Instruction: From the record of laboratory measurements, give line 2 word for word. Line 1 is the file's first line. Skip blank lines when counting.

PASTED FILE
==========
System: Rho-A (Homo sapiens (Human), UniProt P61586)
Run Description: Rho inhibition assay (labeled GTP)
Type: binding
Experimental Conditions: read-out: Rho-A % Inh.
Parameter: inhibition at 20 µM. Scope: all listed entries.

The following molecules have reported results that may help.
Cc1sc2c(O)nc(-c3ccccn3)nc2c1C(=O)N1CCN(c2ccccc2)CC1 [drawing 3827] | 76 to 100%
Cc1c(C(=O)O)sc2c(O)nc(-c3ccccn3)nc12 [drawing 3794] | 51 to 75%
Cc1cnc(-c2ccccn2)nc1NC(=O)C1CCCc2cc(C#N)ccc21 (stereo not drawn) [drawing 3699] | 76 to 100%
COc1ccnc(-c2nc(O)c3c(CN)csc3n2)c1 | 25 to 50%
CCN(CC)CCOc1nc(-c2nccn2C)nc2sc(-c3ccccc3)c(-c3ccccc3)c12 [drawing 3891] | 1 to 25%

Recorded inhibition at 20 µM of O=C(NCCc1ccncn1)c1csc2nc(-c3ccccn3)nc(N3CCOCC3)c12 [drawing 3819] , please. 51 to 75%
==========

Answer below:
Run Description: Rho inhibition assay (labeled GTP)